Sadly I don’t make it to the opera as much as I used to, but when something special comes up in the English National Opera programme I always prioritise it in my diary.
Nico Muhly is a young and talented composer, his first opera Two Boys premiered at the ENO in 2011, and was later taken to The Met in New York. Marnie, this third and most recent opera, is based on Winston Graham’s novel of the same name. The plot follows the story of a young woman who makes her living embezzling and stealing from her employers before moving on and reinventing herself.
Muhly’s score is dramatic and sensual. Unlike many modern operatic scores Marnie has passages of lyrical melodies and twinkling orchestral textures. For the majority of the piece it is Sasha Cooke as the manipulative Marnie and Daniel Okulitch as Mark Rutland, her desperate husband on stage. Neither character is warm or lovable, although they are both utterly compelling and addictive to watch, mastering Muhly’s difficult score and commanding the stage. It was also a pleasure to see Lesley Garrett back on stage at the Coliseum, one of the first opera singers I ever saw perform. Her wholehearted characterisation of Mrs Rutland was very enjoyable to watch, and Garrett’s voice seems as effortless as ever, in her third decade performing at this venue.
The composer offers each protagonist an instrument, Marnie’s motif is played by the oboe, troubled and expected, the leering Terry is allocated a powerful trumpet part. It is the choral parts that I relished the most though. The writing is expressive and exciting and the ENO chorus give gusto and energy to the writing. It is also thanks to solid playing from the orchestra and superbly musical conducting from Martyn Brabbins.
It is impossible to write about Marnie without mentioning the stylish and slick production, staging and costumes. I wasn’t surprised to discover that all the costumes were sponsored by Mr Porter. Set in England in the 1950s, costume designer Arianne Phillips has gone to town with bright, sharp tailored outfits throughout the show.
It is a joy to see and hear Marnie on stage. As ever ENO are at the forefront of showcasing the brightest new opera in the music world.
More information and book tickets to see Marnie at the ENO on one of the final performances (1st and 3rd December) here.
Pussy Riot illustrates the journey of this modern-day, post-punk feminist art collective through the Russian justice system.
Immersive theatre company, Les Enfants Terribles collaborated with Pussy Riot founder Nadya Tolokonnikova to recreate the experience of being arrested and imprisoned for their infamous performance of ‘Punk Prayer – Mother of God, Chase Putin Away!’ at the altar of Moscow’s Cathedral of Christ the Saviour.
This film combines an exclusive interview with Nadya in London with clips capturing the atmosphere of the immersive performance itself.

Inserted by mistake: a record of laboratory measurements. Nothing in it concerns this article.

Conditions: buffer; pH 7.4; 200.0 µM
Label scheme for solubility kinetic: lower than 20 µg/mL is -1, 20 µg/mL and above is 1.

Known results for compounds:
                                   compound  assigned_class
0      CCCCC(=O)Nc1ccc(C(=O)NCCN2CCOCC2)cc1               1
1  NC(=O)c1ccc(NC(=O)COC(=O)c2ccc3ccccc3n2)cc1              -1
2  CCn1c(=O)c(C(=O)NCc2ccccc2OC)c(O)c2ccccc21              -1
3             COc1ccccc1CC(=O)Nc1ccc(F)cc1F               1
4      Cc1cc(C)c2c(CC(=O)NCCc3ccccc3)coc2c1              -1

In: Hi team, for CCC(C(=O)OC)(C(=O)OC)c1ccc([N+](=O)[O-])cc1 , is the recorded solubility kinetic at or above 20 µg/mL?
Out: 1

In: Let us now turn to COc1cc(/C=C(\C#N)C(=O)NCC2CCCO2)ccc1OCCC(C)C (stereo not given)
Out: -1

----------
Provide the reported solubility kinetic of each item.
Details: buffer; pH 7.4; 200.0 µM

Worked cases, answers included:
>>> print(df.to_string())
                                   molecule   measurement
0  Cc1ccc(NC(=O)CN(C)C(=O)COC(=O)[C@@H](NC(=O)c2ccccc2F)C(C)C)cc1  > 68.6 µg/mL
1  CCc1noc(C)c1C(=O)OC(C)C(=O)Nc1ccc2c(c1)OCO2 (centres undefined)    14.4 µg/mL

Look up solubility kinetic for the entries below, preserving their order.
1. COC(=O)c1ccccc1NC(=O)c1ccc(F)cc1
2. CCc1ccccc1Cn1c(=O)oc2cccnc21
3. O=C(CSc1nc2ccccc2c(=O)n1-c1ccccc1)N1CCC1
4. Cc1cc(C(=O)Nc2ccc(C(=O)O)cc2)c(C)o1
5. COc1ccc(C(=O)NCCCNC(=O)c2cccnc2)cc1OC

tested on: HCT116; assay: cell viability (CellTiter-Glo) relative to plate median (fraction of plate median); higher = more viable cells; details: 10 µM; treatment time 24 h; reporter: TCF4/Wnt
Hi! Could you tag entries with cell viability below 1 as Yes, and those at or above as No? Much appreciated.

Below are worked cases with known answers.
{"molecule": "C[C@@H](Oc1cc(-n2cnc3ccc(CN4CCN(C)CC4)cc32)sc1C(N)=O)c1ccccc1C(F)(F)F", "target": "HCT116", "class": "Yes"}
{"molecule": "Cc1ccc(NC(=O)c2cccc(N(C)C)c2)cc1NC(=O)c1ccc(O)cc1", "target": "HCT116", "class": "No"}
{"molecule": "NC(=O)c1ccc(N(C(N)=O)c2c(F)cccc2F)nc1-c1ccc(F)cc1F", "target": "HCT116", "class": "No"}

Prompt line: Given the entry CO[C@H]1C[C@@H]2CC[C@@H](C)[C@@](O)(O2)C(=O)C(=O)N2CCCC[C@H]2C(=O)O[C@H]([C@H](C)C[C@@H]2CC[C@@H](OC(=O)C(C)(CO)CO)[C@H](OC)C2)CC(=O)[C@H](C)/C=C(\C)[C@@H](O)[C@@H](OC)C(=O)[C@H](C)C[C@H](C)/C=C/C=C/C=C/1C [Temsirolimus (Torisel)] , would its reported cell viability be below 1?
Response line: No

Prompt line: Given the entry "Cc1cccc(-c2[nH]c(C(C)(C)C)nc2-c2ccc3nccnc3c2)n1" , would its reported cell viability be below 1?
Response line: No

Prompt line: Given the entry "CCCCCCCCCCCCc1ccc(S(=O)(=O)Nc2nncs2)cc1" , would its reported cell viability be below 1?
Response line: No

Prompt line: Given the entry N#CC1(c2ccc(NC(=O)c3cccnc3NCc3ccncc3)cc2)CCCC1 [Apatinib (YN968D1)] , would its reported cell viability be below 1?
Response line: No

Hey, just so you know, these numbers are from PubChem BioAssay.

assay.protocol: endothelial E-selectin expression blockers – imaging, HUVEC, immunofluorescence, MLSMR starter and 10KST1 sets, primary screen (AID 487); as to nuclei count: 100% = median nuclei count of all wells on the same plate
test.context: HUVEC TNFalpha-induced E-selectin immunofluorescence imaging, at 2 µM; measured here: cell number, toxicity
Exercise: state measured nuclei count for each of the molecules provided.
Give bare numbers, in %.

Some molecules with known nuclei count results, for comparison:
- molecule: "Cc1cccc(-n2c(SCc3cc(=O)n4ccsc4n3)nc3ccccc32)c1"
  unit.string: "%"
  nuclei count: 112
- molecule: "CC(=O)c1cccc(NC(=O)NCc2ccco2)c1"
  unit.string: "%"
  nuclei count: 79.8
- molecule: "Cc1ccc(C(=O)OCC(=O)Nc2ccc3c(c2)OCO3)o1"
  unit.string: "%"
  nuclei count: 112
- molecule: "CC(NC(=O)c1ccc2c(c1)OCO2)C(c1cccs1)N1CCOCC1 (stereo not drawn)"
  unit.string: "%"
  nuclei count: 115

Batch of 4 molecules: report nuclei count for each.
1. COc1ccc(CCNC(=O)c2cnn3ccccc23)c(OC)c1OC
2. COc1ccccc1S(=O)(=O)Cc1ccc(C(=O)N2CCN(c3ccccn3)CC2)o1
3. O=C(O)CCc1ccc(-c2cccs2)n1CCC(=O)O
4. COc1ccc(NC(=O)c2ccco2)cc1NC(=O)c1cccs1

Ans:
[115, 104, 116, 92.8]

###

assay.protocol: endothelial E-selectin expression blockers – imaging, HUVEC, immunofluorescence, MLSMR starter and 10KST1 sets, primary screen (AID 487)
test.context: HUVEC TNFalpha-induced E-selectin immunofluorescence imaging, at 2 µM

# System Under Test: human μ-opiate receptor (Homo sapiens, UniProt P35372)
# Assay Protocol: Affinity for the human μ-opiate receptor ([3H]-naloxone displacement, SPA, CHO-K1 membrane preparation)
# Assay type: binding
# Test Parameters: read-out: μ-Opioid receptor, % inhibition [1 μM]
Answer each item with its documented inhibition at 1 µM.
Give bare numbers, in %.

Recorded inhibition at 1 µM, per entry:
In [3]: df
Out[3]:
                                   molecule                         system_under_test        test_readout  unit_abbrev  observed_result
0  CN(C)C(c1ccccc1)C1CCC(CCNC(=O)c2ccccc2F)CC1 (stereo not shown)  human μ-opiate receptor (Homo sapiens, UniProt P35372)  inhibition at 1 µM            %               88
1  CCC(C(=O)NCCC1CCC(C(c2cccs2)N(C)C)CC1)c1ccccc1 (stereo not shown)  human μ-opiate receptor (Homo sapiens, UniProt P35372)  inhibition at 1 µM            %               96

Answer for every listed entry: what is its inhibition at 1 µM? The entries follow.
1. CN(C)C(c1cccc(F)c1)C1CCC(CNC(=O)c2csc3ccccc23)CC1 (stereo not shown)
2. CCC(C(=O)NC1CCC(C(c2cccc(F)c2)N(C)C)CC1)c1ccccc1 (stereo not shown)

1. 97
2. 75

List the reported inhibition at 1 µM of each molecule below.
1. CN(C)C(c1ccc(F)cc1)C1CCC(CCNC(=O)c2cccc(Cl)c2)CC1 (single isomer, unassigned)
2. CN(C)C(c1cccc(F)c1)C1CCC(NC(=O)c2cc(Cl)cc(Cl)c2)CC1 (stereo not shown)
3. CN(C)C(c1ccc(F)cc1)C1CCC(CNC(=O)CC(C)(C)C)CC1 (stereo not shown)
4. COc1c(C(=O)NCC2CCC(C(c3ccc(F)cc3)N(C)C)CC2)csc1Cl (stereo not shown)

For more information, click here.
This is a sponsored post in collaboration with Canvas.
It is rare that I go and see a Verdi opera without remembering the storyline. After studying the great Italian composer and his operas at university you would think the narrative of Rigoletto would stick in my head, but when I went to see the ENO production a few nights ago it was only the melodies which came to mind. Luckily I had my musical grandmother by my side to explain the plot when I got lost.
In brief the opera tells the tale of a cripple (Rigoletto) and his fair daughter (Gilda), who he locks away for protection. When Rigoletto’s boss (the Duke, a gross womaniser) spies the beautiful girl he sets about to find her. Discovering his daughter has been disgraced, Rigoletto is determined to get revenge on his boss once and for all, but unfortunately the murderer he hires kills the wrong person.
Jonathan Miller’s iconic production returns to the Coliseum for its 13th revival since the original run in September 1982. Over the last four decades this Miller vision of Rigoletto has become one of the most popular ENO show, never failing to thrill audiences. I am often not a fan of modern realisations of classic operas, but this production of Rigoletto manages to portray the story in a contemporary setting without losing the magic of Verdi’s score.
Nicholas Pallensen plays the title role for the first time and sings with gusto and emotional power. His voice is strong and his acting was hugely convincing. Sydney Mancasola makes her ENO debut as his daughter. Mancasola has a shrill voice which comes into its own during the Act III quartet. The Duke, played by Joshua Guerrero, is suitably charming, and his voice is beautifully velvety which I thought worked well for this lyrical Verdi role.
For opera lovers this production of Rigoletto is a must see, continuing at the ENO until 28 February, book tickets here.